Tuesday 21 May 2019

Real Zorro unmasked as Wexford womaniser

NICOLA ANDERSON

NEW evidence has been unmasked to show that Zorro, the swarthy swashbuckling hero was in fact a red-bearded Irishman.An Italian historian has found ``detailed proof'' in the closely guarded Inquisition archives in the Vatican that the real Zorro, a masked swordsman who evades captureand inspires downtrodden Mexicans with the hope of independence, was a man called William Lamport from Wexford.

Professor Fabio Troncarelli of Viterbo University said that Lamport led a double life like Zorro and had a thick red beard and flashing eyes.

``He was quite a womaniser and led a life even more adventurous than anything the screen writers have dreamt up,'' said the Professor.

According to the Inquisition records, Lamport was born into a noble Irish family in 1615 and was educated by Jesuits in Dublin and London. But he ran away to sea after allegedly voicing anti-English sentiments and fell in with a gang of pirates.

He fought in the Spanish 17th century wars against France and his bravery was noted by the Duke of Olivares, chief minister at the court of Philip IV of Spain.

Some years later he was sent to Mexico to escape scandal after he had seduced and abandoned a Spanish noblewoman. There the Inquisition accused him of conspiring against Spain to liberate the Indians and black slaves and setting himself up as king of an independent Mexico.

Some prison sentences later, he was sentenced to be burnt at the stake but cheated the Inquisition one last time by strangling himself with the rope used to tie him to the stake.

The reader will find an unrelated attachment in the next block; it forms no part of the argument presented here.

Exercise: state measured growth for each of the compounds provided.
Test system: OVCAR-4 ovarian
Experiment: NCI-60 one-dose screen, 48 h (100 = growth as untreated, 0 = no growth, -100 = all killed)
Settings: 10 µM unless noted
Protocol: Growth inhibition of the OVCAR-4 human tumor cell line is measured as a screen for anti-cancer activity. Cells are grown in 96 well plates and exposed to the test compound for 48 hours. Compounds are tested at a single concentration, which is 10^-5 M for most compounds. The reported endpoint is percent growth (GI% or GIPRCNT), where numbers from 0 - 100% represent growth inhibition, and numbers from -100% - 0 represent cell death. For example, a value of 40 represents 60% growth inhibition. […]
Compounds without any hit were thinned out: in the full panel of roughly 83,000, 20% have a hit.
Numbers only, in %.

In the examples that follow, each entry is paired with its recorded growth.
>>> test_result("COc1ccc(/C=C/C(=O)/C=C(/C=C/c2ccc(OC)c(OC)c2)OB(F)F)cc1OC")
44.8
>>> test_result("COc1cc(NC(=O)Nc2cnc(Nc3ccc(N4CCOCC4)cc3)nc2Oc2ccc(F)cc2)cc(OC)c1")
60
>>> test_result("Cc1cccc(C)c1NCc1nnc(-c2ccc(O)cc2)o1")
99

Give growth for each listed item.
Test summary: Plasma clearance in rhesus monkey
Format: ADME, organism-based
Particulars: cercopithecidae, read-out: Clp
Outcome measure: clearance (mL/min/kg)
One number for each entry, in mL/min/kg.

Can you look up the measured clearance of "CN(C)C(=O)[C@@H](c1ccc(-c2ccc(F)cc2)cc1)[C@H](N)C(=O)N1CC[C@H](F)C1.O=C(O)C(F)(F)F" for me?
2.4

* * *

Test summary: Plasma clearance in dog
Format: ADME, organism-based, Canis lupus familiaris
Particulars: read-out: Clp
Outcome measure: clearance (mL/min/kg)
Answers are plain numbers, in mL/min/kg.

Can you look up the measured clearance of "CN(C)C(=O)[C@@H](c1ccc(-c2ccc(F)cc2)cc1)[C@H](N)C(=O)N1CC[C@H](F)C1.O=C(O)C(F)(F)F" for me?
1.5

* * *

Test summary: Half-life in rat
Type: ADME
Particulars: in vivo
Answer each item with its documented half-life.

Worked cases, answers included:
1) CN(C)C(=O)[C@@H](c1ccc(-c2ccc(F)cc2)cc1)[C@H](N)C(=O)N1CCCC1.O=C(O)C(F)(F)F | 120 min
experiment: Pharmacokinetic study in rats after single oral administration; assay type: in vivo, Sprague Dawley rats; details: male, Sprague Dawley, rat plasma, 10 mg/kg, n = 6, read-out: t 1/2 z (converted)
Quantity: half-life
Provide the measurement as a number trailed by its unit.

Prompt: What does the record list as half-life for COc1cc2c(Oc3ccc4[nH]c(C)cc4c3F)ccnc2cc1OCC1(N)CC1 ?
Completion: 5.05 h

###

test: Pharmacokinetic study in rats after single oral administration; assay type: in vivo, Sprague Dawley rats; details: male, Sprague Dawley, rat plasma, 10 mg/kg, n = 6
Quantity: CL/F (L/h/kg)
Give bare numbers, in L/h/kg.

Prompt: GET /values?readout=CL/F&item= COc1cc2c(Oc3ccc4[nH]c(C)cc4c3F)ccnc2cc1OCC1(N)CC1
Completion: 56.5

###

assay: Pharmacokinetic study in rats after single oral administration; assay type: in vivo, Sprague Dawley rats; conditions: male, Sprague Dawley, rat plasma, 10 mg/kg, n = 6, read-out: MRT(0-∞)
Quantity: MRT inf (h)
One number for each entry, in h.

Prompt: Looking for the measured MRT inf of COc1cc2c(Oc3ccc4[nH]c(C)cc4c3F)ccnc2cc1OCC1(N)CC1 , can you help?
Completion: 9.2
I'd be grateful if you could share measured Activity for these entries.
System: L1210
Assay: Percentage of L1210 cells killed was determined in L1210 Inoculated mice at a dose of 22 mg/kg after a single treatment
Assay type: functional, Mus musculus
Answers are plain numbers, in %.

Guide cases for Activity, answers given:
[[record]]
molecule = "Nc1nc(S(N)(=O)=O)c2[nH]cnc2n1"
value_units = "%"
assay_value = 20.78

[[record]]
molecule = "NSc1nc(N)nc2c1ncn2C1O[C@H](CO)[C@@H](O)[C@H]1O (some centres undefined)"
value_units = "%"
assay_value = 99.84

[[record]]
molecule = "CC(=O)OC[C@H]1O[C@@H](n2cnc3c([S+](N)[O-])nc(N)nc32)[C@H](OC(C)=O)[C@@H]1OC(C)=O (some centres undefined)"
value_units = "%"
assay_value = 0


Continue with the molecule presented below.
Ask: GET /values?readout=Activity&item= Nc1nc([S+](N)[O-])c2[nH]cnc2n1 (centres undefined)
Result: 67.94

The latest Zorro box-office hit, The Mask of Zorro, stars Sir Anthony Hopkins, Antonio Banderas and Catherine Zeta Jones. In 1940, Tyrone Power played the role in the Hollywood film The Mark of Zorro.

An Irish historian last night confirmed the existence of William Lamport, but was sceptical of the claims made about his life by the Italian scholar.

Declan Downey, a history lecturer at University College, Dublin, dismissed suggestions that Lamport was a swashbuckling youth who went to sea to escape English rule. Dr Downey's research suggests the young Lamport was born into an affluent Irish family but grew up in Spain as an honorary member of the royal court.

The Lamports were a wealthy landowning family near Wexford. They lived happily under British rule until the late 16th century, when London demanded that Irish landowners convert to Protestantism. Many families, including the Lamports, rebelled and sided with Catholic Spain in the the Battle of Kinsale in 1602.

Dr Downey believes that William Lamport, the man now labelled as Zorro, spent much of his childhood in Spain with his emigrant parents. He may have returned to Ireland to be educated by Jesuits in Dublin, a common practice among the Irish Catholic gentry living abroad.

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